Archive for July, 2019

Update 07/24/2019: Kind words from friends…

Posted in Chelsea Arrington, Frank Coffman, Poetic Forms, Robert E. Howard, Scott J. Couturier, Updates with tags , , , , on July 28, 2019 by Manuel Paul Arenas

I have gotten some really nice responses from my fellow poets on my contributions to Spectral Realms #11.

FB photo from my aunt Zorina. Her post read “Very proud of my nephew Manny, who
has a story and a poem published in “Spectral Realms” Way to go Manny!!!”

Scott J. Couturier says “I was delighted to return to dire dreamings over Morbidezza’s black catafalque…I love this series of prose-poems, & am eager for a third installment next issue. & your Beldam is indeed Baleful!…always a pleasure to share pages.”

Chelsea Arrington says “I just finished your pieces. I LOVE them! I can’t wait to read more from you.”

Frank Coffman, a former English professor and master of the poetic form says “I like both of your pieces in the collection quite a bit. Your prose-poem offers the lusciousness of image and language choice as befits the piece seeking to go beyond mere prose. Your use of the heptameter in the sonnet couplets reminds me of what I’ve said about some of Robert E. Howard‘s long-line verses: namely, that it is also sort of a “ballad in disguise.” the 7-beat lines break, most often, with a caesura making the 7s more like 4-3s put together–also thus making the poem seem to be in couplets when actually the ABCB / 4343 of the ballad is preserved. Very nice.”

I didn’t realize that was what I was doing, but I did work very hard on it, so I am glad someone who knows the métier of metered verse is able to appreciate it.

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Impressions of Spectral Realms #11

Posted in Abigail Wildes, Ashley Dioses, Chelsea Arrington, Clark Ashton Smith, Dan Sauer, David Barker, Donald Sidney-Fryer, Frank Coffman, H.P. Lovecraft, Hippocampus Press, K.A. Opperman, Manuel Perez-Campos, Marcos Legaria, Mary Sinclair, May Sinclair, Pluto (dwarf planet), Robert Nelson, S.T. Joshi, Scott J. Couturier, Spectral Realms, The Coven's Hornbook & Other Poems, The Coven's Hornbook and Other Poems, Wade German, Weird Poets Society, Weird Tales, Yuggoth with tags , , , , , , , , , , , , , , , , , , , , , , on July 25, 2019 by Manuel Paul Arenas

Spectral Realms #11 (Summer 2019) [2019, Hippocampus Press]

Tuesday night I received my contributor copy of Spectral Realms #11 and the cover art by Dan Sauer is even more gorgeous than it looks online; the colors really pop and catch the eye. I believe that is true of the last few issues, since Mr. Sauer has taken over the cover & art design anyway. This particular issue is dedicated to W.H. Pugmire, and opens with a very fine tribute to the late author by Wade German entitled The Tomb of Wilum Hopfrog Pugmire which references his works to great effect.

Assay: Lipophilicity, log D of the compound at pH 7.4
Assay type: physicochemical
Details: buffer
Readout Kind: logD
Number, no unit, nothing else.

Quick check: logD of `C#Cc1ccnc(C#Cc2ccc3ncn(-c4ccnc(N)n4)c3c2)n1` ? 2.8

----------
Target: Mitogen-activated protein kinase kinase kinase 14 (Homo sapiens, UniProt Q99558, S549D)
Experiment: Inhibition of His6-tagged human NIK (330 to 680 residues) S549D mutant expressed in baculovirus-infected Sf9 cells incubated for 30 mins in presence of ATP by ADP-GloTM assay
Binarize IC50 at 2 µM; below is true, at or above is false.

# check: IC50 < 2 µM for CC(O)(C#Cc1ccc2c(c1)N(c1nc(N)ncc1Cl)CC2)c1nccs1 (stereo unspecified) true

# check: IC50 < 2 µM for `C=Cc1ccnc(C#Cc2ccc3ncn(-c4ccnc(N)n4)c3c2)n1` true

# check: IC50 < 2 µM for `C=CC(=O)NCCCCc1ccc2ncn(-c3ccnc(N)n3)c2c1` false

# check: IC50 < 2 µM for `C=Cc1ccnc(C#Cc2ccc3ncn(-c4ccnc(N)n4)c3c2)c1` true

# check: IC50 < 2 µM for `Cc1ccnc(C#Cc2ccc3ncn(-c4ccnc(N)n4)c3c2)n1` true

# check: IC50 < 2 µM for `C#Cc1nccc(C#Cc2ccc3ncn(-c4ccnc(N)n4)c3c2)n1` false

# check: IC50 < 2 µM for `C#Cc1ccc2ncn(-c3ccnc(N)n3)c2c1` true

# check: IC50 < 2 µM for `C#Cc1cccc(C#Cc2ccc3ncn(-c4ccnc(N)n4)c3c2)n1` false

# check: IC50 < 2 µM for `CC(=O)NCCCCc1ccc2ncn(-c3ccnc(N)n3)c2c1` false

As soon as I got the journal I read all of the poetry in one sitting. I enjoyed most everything included in this issue, but there were some poems that thrilled me more than others. I of course gravitate towards the work of my friends, but there were some odd surprises. David Barker, who collaborated several times with Mr. Pugmire over the years wrote a great little prose piece called Altar of Yig, which seemed like an outtake from a vintage Weird Tales magazine. Liam Garrock‘s Doctor Fulci’s Fantastic Cure for Nightmares was creepy fun as well. Manuel Pérez-Campos contributes three prose poems, all of which are decadent and belletristic in their delineation, but I think my favorite is On Gustave Moreau’s Canvas The Apparition, for I am familiar with the painting he is referring to and he is right on point. Ann K Schwader‘s Solving for X is a clever poem about the connection between the dwarf planet Pluto and H.P. Lovecraft‘s Yuggoth [https://en.wikipedia.org/wiki/Yuggoth#Links_with_Pluto retrieved 7/24/2019]

As for my favorite pieces by my friends and acquaintances Frank Coffman, the founder of the Weird Poets Society, offered a nice rondel about pagan celebrations called The Great Wheel. A.K. Opperman wrote a fun Halloween ditty called The Jack-o’-Lantern Hearted, and his ladylove, Ashley Dioses, contributed Plague’s Wake which is slated to appear in her upcoming collection, The Withering. Abigail Wildes wrote a sweet yet macabre little poem about a revenant avian called The Blackbird’s Ghost. Chelsea Arrington‘s femme fatale Witch of Hearts is gory fun. Adam Bolivar‘s Cruel Eleanora reads like a cross between the traditional ballad of The Cruel Sister and Classical Mythology. The Necromancer’s Charm by Scott J. Couturier was the one that impressed me the most, with its decadent dark fantasy themes of necromancy in the idiom of Clark Ashton Smith. There are a few lines in there that reminded me of my unfinished work, Helldoradomouth, although Mr. Couturier’s poem is infinitely more imaginative and sublime than my own necromantic foray. The classic reprints are entertaining, as usual. Notably, Fright, by May Sinclair is surprisingly modern sounding, despite it having been initially published in 1920, and has a wistful spookiness about it.

The third and final installment of Marcos Legaria’s article on the apprenticeship of aspiring weird poet Robert Nelson and his mentor Clark Ashton Smith contains several examples of the acolyte’s work and quotes extensively from their correspondence.

There is a very informative review by Donald Sidney-Fryer of Mr. Coffman’s latest collection The Coven’s Hornbook & Other Poems which made it sound even more intriguing than I had originally anticipated. Now I definitely want to snatch up a copy. You can get yours at https://www.boldventurepress.com/the-covens-hornbook-other-poems/

Finally, it was so rewarding to finally see my prose poem Vampire Vigil in print, although I was surprised to see the first word of the poem The Baleful Beldam changed from anent, which means beside, to around. I’m surprised Mr. Joshi didn’t mention it when he had me change the false rhyme in the same line.